The latest supposedly leaked iPhone 5 part is a tray for a nanoSIM card. We're sceptical about the authenticity of the images, but there's plenty of reason to believe that Apple will use an even tinier SIM in its next iPhone. Who cares? Well, it turns out a little SIM could be a big deal.
Apple designed the new nanoSIM and fought hard for its acceptance, so it's a pretty safe bet that the tech will end up in the new iPhone. On the upside, the new SIM is 40 per cent smaller than its predecessor, which would allow the new iPhone's design to be slimmer than before. Slimmer and smaller is a hard design decision to argue against, even if the majority of smartphones released by Apple's competition are getting bigger every year. Even if you're into big phones, a smaller SIM card means that Apple — and everyone else — can cram more of something else inside.
But new hardware always comes with drawbacks. The nanoSIM switch creates all sorts of compatibility problems. One of the great features of SIM technology is that it allows you to easily switch from one phone to the next. When the industry switched to microSIM, at least you could use a clunky adaptor to switch to older phones, but the new SIM design makes that a much more challenging problem than before. What's more, if you've tried to use a microSIM with an adaptor in an iPhone 3G, you know the cards get stuck. And what about all of the people who buy iPhones on the secondary market? Switching a SIM card over isn't the end of the world, but it's a pain.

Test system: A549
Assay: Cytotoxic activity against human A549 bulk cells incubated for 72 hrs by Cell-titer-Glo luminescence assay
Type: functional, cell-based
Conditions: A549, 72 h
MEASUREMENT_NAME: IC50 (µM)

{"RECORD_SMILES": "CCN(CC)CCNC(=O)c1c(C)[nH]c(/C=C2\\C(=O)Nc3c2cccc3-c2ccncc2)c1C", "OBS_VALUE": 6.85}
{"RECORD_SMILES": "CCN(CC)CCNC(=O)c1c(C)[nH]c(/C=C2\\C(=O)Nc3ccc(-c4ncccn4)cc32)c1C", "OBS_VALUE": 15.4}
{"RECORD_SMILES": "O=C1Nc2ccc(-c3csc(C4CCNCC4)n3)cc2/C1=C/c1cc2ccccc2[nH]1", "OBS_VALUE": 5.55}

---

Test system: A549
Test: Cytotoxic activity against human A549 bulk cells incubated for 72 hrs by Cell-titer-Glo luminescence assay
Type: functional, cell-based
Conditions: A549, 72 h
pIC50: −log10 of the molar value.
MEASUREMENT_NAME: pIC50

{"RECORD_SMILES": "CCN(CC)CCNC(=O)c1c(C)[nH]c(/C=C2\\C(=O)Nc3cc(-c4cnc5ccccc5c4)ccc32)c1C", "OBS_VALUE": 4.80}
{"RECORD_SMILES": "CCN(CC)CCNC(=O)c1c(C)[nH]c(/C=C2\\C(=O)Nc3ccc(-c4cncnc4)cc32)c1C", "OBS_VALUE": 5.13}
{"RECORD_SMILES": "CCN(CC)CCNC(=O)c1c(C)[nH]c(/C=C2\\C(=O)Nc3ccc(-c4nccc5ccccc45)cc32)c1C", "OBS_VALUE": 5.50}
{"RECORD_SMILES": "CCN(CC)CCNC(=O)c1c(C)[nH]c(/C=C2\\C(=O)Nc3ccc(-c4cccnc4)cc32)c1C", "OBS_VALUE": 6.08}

Sometimes Apple pushes infuriating new hardware, like the rumoured 19-pin dock connector, because it's for your own good. SIM card technology is supposed to make our lives easier, and in the short term, the switch to nanoSIM will make things more complicated. While there's no clear technological reason for a SIM to be smaller, the case for thinner devices is a strong one. [Nowhereelse.fr via 9To5Mac]